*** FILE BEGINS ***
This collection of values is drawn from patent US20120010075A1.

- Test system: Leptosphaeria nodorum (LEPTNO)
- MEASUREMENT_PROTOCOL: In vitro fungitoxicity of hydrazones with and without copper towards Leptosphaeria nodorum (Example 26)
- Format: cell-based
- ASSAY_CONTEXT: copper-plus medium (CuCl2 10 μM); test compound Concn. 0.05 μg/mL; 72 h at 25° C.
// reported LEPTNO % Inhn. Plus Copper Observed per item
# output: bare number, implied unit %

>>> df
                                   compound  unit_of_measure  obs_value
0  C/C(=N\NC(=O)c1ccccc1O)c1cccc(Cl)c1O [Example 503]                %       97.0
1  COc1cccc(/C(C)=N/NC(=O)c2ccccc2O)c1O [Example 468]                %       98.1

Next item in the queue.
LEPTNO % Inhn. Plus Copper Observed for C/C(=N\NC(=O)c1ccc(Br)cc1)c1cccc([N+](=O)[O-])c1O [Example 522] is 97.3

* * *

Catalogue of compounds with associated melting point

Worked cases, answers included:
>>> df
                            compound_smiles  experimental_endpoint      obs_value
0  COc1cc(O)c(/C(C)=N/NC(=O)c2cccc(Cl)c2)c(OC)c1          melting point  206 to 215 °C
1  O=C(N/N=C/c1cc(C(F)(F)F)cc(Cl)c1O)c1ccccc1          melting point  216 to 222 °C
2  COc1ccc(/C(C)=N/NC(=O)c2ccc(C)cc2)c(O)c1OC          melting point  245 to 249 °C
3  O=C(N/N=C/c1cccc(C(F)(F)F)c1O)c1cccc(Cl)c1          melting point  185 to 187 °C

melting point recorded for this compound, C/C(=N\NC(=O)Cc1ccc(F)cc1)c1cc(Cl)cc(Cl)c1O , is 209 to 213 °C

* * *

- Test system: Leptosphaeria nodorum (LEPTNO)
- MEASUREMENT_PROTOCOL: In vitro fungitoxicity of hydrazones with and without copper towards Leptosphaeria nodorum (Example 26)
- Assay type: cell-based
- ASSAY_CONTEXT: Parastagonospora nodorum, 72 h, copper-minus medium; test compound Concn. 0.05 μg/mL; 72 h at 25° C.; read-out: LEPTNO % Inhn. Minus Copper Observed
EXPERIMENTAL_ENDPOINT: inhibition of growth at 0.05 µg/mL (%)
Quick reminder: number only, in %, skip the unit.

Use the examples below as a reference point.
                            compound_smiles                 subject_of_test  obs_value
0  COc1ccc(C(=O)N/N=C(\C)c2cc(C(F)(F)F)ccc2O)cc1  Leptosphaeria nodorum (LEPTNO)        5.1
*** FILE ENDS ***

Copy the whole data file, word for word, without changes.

This collection of values is drawn from patent US20120010075A1.

- Test system: Leptosphaeria nodorum (LEPTNO)
- MEASUREMENT_PROTOCOL: In vitro fungitoxicity of hydrazones with and without copper towards Leptosphaeria nodorum (Example 26)
- Format: cell-based
- ASSAY_CONTEXT: copper-plus medium (CuCl2 10 μM); test compound Concn. 0.05 μg/mL; 72 h at 25° C.
// reported LEPTNO % Inhn. Plus Copper Observed per item
# output: bare number, implied unit %

>>> df
                                   compound  unit_of_measure  obs_value
0  C/C(=N\NC(=O)c1ccccc1O)c1cccc(Cl)c1O [Example 503]                %       97.0
1  COc1cccc(/C(C)=N/NC(=O)c2ccccc2O)c1O [Example 468]                %       98.1

Next item in the queue.
LEPTNO % Inhn. Plus Copper Observed for C/C(=N\NC(=O)c1ccc(Br)cc1)c1cccc([N+](=O)[O-])c1O [Example 522] is 97.3

* * *

Catalogue of compounds with associated melting point

Worked cases, answers included:
>>> df
                            compound_smiles  experimental_endpoint      obs_value
0  COc1cc(O)c(/C(C)=N/NC(=O)c2cccc(Cl)c2)c(OC)c1          melting point  206 to 215 °C
1  O=C(N/N=C/c1cc(C(F)(F)F)cc(Cl)c1O)c1ccccc1          melting point  216 to 222 °C
2  COc1ccc(/C(C)=N/NC(=O)c2ccc(C)cc2)c(O)c1OC          melting point  245 to 249 °C
3  O=C(N/N=C/c1cccc(C(F)(F)F)c1O)c1cccc(Cl)c1          melting point  185 to 187 °C

melting point recorded for this compound, C/C(=N\NC(=O)Cc1ccc(F)cc1)c1cc(Cl)cc(Cl)c1O , is 209 to 213 °C

* * *

- Test system: Leptosphaeria nodorum (LEPTNO)
- MEASUREMENT_PROTOCOL: In vitro fungitoxicity of hydrazones with and without copper towards Leptosphaeria nodorum (Example 26)
- Assay type: cell-based
- ASSAY_CONTEXT: Parastagonospora nodorum, 72 h, copper-minus medium; test compound Concn. 0.05 μg/mL; 72 h at 25° C.; read-out: LEPTNO % Inhn. Minus Copper Observed
EXPERIMENTAL_ENDPOINT: inhibition of growth at 0.05 µg/mL (%)
Quick reminder: number only, in %, skip the unit.

Use the examples below as a reference point.
                            compound_smiles                 subject_of_test  obs_value
0  COc1ccc(C(=O)N/N=C(\C)c2cc(C(F)(F)F)ccc2O)cc1  Leptosphaeria nodorum (LEPTNO)        5.1